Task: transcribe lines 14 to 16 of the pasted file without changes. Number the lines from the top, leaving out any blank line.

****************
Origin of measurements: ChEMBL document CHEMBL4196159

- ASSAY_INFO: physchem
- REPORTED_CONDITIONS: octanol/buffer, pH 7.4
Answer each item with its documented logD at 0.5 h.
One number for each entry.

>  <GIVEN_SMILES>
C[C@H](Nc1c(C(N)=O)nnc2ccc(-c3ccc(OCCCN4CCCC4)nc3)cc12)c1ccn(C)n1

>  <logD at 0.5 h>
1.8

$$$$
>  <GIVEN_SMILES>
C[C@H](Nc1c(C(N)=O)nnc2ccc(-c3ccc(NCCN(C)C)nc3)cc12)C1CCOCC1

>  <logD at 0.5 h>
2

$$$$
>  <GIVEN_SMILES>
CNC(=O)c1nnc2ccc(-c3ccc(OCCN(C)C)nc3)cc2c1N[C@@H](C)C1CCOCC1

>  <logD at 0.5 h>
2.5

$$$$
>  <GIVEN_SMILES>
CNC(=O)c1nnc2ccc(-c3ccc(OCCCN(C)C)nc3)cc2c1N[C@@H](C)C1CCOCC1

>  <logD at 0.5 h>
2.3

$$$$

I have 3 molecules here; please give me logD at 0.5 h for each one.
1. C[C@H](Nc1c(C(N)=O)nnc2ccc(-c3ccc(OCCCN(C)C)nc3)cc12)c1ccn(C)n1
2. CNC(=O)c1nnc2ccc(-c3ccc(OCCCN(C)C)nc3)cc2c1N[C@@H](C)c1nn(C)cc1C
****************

2

$$$$
>  <GIVEN_SMILES>